Does your dog’s bad breath mean he has dental problems? Probably, but it could also be a sign of a serious health problem.
While we sometimes tease about “doggy breath,” most pet owners know it’s typically the sign of dental disease, and that’s no laughing matter. Commonly diagnosed (as a matter of fact, the single most commonly diagnosed problem in veterinary medicine), periodontal disease is a medical diagnosis and one that comes with a treatment plan to help keep not only your dog’s teeth and gums healthy, but the entire body healthy.
Sometimes, however, your dog can have a funny smell to her breath that’s indicative of a potentially far more serious health problem. Here are three serious conditions that can cause distinct (or should I say dis-stink) oral odors:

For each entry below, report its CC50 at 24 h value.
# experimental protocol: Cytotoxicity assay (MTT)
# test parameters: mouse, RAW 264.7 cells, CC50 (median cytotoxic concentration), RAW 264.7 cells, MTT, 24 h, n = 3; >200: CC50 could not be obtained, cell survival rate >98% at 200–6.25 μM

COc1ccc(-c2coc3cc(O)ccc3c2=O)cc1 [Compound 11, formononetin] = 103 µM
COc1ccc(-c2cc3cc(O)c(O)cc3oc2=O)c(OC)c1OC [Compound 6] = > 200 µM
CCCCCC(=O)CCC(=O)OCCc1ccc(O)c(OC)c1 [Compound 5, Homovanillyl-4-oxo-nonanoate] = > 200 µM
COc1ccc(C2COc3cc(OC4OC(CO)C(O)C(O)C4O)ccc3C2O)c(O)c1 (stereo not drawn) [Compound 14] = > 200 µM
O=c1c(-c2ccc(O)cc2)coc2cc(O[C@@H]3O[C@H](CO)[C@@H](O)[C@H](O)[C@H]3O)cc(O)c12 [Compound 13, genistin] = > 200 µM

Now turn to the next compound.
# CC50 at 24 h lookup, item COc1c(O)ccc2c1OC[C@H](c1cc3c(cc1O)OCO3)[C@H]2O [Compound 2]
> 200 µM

1. A sweet, fruity smell. Can indicate diabetes, especially if you also notice your dog drinking and urinating more.
2. A smell like urine. Could be indicative of kidney disease, particularly if also accompanied by an increase in water consumption, more frequent urination and decreased hunger.
3. Foul play. A mouth odor that veterinarians and pet owners just describe as “horrific,” when accompanied by vomiting, loss of appetite, swelling of the abdomen and yellowing of the whites of the eyes, could indicate a liver disorder.
Whatever’s causing your dog’s bad breath, it’s not normal or healthy — but it is a sign you need to see the vet!